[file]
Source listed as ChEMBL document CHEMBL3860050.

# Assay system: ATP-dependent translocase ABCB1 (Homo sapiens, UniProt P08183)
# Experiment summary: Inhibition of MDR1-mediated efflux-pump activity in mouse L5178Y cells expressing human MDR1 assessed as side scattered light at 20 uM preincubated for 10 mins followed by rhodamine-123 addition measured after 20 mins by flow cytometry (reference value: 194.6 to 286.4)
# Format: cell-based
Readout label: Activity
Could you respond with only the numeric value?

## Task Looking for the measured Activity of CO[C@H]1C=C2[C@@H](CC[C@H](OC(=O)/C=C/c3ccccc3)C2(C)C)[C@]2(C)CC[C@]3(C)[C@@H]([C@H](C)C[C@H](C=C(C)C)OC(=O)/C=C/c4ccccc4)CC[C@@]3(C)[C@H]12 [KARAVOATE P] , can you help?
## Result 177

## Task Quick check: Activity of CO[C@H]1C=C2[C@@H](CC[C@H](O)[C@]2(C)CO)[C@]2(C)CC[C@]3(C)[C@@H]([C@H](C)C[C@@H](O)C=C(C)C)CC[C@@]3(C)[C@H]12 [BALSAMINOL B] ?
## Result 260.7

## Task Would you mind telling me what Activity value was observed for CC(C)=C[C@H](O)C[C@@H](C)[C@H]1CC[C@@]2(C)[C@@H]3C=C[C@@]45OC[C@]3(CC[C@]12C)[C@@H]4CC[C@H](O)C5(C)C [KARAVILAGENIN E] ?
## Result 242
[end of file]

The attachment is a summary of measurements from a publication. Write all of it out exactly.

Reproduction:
Source listed as ChEMBL document CHEMBL3860050.

# Assay system: ATP-dependent translocase ABCB1 (Homo sapiens, UniProt P08183)
# Experiment summary: Inhibition of MDR1-mediated efflux-pump activity in mouse L5178Y cells expressing human MDR1 assessed as side scattered light at 20 uM preincubated for 10 mins followed by rhodamine-123 addition measured after 20 mins by flow cytometry (reference value: 194.6 to 286.4)
# Format: cell-based
Readout label: Activity
Could you respond with only the numeric value?

## Task Looking for the measured Activity of CO[C@H]1C=C2[C@@H](CC[C@H](OC(=O)/C=C/c3ccccc3)C2(C)C)[C@]2(C)CC[C@]3(C)[C@@H]([C@H](C)C[C@H](C=C(C)C)OC(=O)/C=C/c4ccccc4)CC[C@@]3(C)[C@H]12 [KARAVOATE P] , can you help?
## Result 177

## Task Quick check: Activity of CO[C@H]1C=C2[C@@H](CC[C@H](O)[C@]2(C)CO)[C@]2(C)CC[C@]3(C)[C@@H]([C@H](C)C[C@@H](O)C=C(C)C)CC[C@@]3(C)[C@H]12 [BALSAMINOL B] ?
## Result 260.7

## Task Would you mind telling me what Activity value was observed for CC(C)=C[C@H](O)C[C@@H](C)[C@H]1CC[C@@]2(C)[C@@H]3C=C[C@@]45OC[C@]3(CC[C@]12C)[C@@H]4CC[C@H](O)C5(C)C [KARAVILAGENIN E] ?
## Result 242